'Fear and Terror in 18th-Century Music'
The eighteenth century saw the re-emergence of Classical ideas about the sublime, where emotional responses to art and nature reached an elevated state. In particular, the more violent emotions associated with being frightened led to a category called the ‘Sublime of Terror’.
In music, this is reflected through the use of two musical styles: ombra, which gives rise to a sensation of slow and creeping horror, and tempesta, where the fast and wild characteristics of the music elicit feelings of terror. The latter has for many years been erroneously associated with Sturm und Drang, and this talk will explain why the term should be disregarded in future.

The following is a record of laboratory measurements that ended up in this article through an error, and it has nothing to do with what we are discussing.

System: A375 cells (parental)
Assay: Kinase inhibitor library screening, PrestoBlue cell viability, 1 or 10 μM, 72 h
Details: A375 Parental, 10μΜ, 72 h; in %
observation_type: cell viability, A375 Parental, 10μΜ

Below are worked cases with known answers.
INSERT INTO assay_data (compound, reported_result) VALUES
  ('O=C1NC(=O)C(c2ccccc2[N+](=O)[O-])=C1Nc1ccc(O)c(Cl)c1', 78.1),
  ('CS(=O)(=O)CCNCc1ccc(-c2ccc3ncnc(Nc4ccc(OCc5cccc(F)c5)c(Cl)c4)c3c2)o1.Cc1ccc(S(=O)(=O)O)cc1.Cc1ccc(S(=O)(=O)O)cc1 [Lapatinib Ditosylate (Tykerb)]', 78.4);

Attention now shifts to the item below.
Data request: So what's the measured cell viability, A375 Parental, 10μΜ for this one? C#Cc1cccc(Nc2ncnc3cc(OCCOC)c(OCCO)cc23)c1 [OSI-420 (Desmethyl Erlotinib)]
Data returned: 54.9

The origins of both styles lie in the supernatural scenes of early operas, but their musical features can be found in sacred and instrumental music also, to the point where they contribute as topics in a non-supernatural context, such as in concertos and symphonies. Haydn’s so-called Sturm und Drang symphonies show just one manifestation of this process.